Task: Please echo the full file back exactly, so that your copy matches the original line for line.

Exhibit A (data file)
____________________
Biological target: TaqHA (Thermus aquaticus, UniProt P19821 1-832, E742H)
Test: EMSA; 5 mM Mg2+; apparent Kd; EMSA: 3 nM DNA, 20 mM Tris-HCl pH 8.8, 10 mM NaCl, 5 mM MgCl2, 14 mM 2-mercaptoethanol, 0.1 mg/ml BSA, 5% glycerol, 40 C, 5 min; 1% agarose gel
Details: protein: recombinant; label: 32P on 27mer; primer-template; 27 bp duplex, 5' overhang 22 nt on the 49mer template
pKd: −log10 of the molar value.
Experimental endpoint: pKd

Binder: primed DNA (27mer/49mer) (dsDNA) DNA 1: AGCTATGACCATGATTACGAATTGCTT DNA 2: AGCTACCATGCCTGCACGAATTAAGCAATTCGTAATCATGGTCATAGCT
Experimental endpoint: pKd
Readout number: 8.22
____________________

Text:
Biological target: TaqHA (Thermus aquaticus, UniProt P19821 1-832, E742H)
Test: EMSA; 5 mM Mg2+; apparent Kd; EMSA: 3 nM DNA, 20 mM Tris-HCl pH 8.8, 10 mM NaCl, 5 mM MgCl2, 14 mM 2-mercaptoethanol, 0.1 mg/ml BSA, 5% glycerol, 40 C, 5 min; 1% agarose gel
Details: protein: recombinant; label: 32P on 27mer; primer-template; 27 bp duplex, 5' overhang 22 nt on the 49mer template
pKd: −log10 of the molar value.
Experimental endpoint: pKd

Binder: primed DNA (27mer/49mer) (dsDNA) DNA 1: AGCTATGACCATGATTACGAATTGCTT DNA 2: AGCTACCATGCCTGCACGAATTAAGCAATTCGTAATCATGGTCATAGCT
Experimental endpoint: pKd
Readout number: 8.22